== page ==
Wednesday, July 4, 2018

Declaration of Independence, the deleted passage

The Declaration of Independence lists a number of grievances against King George III.  During the composition of the document, the following passage was deleted, according to Jefferson, in order to appease delegates from South Carolina and Georgia along with Northern delegates representing merchants involved in the Trans-Atlantic slave trade, The passage was replaced with a charge against George's incitement of "domestic insurrections among us."  Here is the original passage:
He has waged cruel war against human nature itself, violating its most sacred rights of life and liberty in the persons of a distant people who never offended him, captivating & carrying them into slavery in another hemisphere or to incur miserable death in their transportation thither.  This piratical warfare, the opprobrium of infidel powers, is the warfare of the Christian King of Great Britain.  Determined to keep open a market where Men should be bought & sold, he has prostituted his negative for suppressing every legislative attempt to prohibit or restrain this execrable commerce.  And that this assemblage of horrors might want no fact of distinguished die, he is now exciting those very people to rise in arms among us, and to purchase that liberty of which he has deprived them, by murdering the people on whom he has obtruded them: thus paying off former crimes committed again the Liberties of one people, with crimes which he urges them to commit against the lives of another.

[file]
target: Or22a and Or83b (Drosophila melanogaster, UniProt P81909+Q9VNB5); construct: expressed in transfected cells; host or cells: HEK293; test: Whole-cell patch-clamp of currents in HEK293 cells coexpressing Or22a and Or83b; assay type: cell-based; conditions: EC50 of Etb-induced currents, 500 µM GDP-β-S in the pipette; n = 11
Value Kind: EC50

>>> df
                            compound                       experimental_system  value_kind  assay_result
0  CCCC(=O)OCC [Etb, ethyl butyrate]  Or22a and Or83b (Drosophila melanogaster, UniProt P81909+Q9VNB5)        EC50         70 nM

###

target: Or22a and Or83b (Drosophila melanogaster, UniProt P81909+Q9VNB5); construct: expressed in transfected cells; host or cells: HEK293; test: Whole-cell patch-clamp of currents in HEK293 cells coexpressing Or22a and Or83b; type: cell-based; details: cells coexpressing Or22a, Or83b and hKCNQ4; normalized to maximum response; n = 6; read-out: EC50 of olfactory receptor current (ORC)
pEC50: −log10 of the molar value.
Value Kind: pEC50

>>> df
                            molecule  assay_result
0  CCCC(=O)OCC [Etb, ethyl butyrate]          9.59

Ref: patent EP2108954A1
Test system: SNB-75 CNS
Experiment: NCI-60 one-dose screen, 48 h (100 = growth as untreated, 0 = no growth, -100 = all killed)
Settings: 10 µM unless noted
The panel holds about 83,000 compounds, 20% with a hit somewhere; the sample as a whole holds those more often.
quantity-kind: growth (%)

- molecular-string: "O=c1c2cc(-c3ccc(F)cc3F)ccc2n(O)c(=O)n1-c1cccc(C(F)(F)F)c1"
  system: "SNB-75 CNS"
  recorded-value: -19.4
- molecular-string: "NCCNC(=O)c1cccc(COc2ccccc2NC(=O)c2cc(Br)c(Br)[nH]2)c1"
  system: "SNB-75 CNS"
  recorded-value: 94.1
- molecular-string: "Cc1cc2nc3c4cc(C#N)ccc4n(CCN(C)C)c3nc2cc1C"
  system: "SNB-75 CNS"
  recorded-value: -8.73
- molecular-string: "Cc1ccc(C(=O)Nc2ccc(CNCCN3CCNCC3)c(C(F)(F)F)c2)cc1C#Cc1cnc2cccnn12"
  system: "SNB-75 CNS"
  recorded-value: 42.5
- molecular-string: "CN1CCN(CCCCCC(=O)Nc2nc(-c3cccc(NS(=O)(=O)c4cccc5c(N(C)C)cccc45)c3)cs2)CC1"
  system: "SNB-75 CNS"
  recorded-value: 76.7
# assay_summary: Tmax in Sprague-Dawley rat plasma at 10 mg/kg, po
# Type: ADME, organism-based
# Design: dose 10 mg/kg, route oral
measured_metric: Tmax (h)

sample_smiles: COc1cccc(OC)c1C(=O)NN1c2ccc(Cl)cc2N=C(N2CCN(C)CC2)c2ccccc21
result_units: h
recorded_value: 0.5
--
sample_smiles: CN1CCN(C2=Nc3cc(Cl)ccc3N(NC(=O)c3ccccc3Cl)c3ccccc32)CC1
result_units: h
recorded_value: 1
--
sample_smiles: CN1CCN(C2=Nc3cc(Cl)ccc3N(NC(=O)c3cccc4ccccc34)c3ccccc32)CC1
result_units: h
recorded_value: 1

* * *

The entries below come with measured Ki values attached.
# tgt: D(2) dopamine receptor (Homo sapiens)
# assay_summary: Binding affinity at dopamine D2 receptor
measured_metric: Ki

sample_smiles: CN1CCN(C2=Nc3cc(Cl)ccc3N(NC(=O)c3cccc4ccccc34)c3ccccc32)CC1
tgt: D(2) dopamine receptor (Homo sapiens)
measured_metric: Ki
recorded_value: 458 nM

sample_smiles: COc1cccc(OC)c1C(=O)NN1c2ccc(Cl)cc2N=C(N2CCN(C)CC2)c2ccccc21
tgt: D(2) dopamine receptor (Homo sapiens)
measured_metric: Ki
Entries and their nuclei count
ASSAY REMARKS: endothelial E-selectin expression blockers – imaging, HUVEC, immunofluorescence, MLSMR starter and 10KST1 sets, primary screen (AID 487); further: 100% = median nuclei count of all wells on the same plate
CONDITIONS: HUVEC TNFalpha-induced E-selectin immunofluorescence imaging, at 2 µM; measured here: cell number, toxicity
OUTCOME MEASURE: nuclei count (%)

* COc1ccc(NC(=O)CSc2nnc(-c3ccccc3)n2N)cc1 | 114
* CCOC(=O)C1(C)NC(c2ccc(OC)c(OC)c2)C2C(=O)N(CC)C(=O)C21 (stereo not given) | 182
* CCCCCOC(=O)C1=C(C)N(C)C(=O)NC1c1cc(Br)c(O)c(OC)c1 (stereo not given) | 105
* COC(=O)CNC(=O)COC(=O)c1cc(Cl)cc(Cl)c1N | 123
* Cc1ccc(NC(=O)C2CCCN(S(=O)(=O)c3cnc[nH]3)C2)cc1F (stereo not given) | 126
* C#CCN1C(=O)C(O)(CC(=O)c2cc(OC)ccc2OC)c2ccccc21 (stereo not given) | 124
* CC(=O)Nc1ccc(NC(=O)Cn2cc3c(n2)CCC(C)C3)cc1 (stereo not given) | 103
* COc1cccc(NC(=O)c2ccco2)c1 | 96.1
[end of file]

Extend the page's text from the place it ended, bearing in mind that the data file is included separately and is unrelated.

Newell Convers Wyeth, Drafting the Declaration of Independence--1776


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